Written by Kate Kelsall
Valerie Graham is almost en route to her new home in southern California. It has been a great privilege to know Valerie as a friend, colleague and mentor for the past seven years. We were introduced by mutual friends, and we first met over pie and coffee in the spring of 2006. We both had Parkinson’s and both had gone through DBS. We felt there was a strong need for a group that would provide a safe haven where those with questions about DBS and those with personal experiences about DBS could exchange information. Within months, we formed the DBS support group, now currently called the Bionic Brigade, with our first meeting being in October 2006, and we’ve been going strong ever since.
A year later we created volunteer positions at the University of Colorado Hospital which allowed us to work directly with patients and their families through the lengthy pre- and post-surgical periods in our roles of patient and family liaisons.
In 2010, we traveled to Scotland for the World Parkinson’s Congress. It took us more than a day to reach our ultimate destination, flying from Denver to Chicago, Chicago to London, and London to Glasgow. Among the biggest hurdles we faced were the seemingly endless concourses at Heathrow and the long lines passing through security and customs. And upon arrival in Scotland we were confused and asked frequent questions of the hotel staff such as what time was it, was it day time or night time, what day of the week was it. Let’s just say that if we were tested by our neurologists, we would have certainly failed the mental status exam.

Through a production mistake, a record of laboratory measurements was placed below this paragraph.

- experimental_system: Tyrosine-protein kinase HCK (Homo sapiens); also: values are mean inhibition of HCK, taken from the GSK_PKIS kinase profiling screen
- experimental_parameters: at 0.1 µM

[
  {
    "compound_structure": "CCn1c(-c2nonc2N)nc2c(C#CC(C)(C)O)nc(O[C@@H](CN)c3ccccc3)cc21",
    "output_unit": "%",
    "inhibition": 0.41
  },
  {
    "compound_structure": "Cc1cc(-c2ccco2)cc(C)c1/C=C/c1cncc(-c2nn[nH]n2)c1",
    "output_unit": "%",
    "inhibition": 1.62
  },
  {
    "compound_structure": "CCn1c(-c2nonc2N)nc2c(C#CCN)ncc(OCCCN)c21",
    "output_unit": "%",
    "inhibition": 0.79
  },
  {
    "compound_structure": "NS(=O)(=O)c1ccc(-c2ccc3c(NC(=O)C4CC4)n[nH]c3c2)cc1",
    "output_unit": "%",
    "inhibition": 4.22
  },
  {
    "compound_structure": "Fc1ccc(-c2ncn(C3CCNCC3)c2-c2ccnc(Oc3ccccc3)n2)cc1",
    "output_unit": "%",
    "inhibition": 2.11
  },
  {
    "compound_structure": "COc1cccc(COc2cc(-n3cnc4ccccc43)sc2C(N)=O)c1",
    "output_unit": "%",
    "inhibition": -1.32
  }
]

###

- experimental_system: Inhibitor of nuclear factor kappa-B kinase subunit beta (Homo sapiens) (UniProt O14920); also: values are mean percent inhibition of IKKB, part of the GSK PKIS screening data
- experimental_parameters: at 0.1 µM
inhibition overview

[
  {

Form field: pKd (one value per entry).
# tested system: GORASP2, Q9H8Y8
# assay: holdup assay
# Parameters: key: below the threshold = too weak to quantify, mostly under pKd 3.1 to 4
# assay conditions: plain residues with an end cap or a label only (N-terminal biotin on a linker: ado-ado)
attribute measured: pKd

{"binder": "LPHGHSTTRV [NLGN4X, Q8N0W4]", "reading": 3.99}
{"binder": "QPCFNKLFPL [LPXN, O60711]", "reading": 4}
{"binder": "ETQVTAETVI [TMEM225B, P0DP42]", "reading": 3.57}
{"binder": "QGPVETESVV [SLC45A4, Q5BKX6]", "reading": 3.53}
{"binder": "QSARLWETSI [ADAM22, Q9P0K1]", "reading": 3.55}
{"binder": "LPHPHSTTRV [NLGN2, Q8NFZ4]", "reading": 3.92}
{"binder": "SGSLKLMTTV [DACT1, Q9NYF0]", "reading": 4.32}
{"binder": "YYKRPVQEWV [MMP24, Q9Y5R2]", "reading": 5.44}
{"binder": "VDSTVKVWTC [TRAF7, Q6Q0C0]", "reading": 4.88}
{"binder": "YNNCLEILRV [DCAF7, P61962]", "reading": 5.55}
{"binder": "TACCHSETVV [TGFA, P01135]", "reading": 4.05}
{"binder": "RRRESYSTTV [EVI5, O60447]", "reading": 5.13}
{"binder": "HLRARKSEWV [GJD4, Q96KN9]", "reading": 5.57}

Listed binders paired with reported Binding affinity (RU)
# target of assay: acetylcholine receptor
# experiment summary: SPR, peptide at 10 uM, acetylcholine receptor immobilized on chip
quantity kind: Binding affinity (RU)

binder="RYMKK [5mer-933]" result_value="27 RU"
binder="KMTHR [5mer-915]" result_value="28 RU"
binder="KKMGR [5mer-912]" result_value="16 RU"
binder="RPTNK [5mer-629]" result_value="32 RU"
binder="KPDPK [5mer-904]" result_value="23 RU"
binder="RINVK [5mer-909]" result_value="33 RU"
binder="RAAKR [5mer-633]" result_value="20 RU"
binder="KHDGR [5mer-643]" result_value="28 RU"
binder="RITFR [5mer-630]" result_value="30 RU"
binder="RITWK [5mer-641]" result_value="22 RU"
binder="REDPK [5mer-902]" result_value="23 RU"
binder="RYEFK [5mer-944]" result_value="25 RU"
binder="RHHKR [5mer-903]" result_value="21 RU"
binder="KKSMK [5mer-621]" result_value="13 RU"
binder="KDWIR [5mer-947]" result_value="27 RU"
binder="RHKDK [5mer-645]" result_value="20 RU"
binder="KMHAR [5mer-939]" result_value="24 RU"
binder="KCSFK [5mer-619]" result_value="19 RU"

Valerie has a long list of accomplishments. Some of them include: She was featured as an inspirational person with Parkinson’s on the David Phinney Foundation website, wrote and got published her article, Fate Lends a Helping Hand on the Parkinson’s Alliance website, was appointed the Congressional Coordinator for the 6th Congressional District of Colorado on behalf of the Parkinson’s Action Network, received the KMGH Channel 7 television’s “Everyday Hero” award along with Kate that recognized outstanding local volunteers, participated in the 2nd Clinical Research Learning Institute in New Jersey and formed a Colorado nonprofit corporation, DBS Voices of the Rockies. Her more recent accomplishments include the publication of her article, Miracles Do Happen, and her video entitled My Letter to Dear Abi which will be receiving an Honorable Mention award at the World Parkinson’s Congress in Montreal in October of this year.
Throughout much of the time when Valerie was so active in the PD and DBS communities, she also experienced numerous DBS-related complications. Despite these challenges, she remained tenacious, optimistic and hopeful.
The following written by Amanda Bradley reminds me of Valerie: “Some people seem to specialize in doing thoughtful deeds. Before you ask, they understand your problems and your needs. They help because they want to. They find joy in being kind. And making others happy is the first thing on their minds. They make this world a better place by practicing the art of reaching out to others and by giving from the heart.”
Thank you so much, Valerie, for giving from the heart. May you always be as happy as you make others. Colorado’s PD and DBS communities’ loss is California’s gain. We’ll miss you, Valerie, and wish you well.